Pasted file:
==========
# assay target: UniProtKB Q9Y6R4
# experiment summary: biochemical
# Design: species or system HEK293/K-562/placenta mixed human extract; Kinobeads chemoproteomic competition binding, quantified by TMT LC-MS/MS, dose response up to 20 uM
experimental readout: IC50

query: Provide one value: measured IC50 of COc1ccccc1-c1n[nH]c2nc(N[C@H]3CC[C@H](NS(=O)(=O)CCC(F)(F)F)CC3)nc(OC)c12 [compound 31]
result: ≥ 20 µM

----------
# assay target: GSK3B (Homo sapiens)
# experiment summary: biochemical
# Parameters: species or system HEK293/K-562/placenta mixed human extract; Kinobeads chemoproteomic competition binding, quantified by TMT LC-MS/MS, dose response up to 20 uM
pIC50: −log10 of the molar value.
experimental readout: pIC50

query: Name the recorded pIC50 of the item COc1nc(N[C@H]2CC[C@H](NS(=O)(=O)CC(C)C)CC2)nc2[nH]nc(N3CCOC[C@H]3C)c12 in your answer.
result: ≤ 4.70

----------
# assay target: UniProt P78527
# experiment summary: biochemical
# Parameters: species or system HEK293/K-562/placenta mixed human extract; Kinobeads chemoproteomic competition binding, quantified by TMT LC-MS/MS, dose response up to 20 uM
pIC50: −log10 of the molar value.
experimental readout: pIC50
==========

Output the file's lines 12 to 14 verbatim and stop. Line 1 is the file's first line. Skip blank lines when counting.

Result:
experimental readout: pIC50

query: Name the recorded pIC50 of the item COc1nc(N[C@H]2CC[C@H](NS(=O)(=O)CC(C)C)CC2)nc2[nH]nc(N3CCOC[C@H]3C)c12 in your answer.
result: ≤ 4.70